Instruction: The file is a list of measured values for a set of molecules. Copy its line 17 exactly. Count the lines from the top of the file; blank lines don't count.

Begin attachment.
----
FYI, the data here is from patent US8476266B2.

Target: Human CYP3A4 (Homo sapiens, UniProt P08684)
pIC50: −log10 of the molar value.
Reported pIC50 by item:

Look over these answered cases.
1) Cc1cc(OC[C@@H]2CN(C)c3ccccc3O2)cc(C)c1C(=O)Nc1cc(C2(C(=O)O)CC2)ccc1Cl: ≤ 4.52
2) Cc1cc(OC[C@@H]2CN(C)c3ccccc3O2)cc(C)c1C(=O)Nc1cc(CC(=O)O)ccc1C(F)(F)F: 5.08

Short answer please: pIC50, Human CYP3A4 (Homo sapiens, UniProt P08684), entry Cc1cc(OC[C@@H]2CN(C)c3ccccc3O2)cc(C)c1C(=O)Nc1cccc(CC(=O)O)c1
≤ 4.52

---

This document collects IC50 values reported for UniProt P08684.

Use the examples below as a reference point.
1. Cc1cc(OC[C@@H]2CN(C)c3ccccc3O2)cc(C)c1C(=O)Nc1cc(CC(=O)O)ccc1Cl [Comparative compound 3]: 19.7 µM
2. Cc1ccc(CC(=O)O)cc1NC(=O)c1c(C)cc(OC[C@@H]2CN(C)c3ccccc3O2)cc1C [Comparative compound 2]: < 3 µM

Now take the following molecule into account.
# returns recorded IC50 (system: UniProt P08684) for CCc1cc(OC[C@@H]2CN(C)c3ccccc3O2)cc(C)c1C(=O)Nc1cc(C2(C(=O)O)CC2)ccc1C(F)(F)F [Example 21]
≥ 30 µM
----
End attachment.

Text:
≥ 30 µM